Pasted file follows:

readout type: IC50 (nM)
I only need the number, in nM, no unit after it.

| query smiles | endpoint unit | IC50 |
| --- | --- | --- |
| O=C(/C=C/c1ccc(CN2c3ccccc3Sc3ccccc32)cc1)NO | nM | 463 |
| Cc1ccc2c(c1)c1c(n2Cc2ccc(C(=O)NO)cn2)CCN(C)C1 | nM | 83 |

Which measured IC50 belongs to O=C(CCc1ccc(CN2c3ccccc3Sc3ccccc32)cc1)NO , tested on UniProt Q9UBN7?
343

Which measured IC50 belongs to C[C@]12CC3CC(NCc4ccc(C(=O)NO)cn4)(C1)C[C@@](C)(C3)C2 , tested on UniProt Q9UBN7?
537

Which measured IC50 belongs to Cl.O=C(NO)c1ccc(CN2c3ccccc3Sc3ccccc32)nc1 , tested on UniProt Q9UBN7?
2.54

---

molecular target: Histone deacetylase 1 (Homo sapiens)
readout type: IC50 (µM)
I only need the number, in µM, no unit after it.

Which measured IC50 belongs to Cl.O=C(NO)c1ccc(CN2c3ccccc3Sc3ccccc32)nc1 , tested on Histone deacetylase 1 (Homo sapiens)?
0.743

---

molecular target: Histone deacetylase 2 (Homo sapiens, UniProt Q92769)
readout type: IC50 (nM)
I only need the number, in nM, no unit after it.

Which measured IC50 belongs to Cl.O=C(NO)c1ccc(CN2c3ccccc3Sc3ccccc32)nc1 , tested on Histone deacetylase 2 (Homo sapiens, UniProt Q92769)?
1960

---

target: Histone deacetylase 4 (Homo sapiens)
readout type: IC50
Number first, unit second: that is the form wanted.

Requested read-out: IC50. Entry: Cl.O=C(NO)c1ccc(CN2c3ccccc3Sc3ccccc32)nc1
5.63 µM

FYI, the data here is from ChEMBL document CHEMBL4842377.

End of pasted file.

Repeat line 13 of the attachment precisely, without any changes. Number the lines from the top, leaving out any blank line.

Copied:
---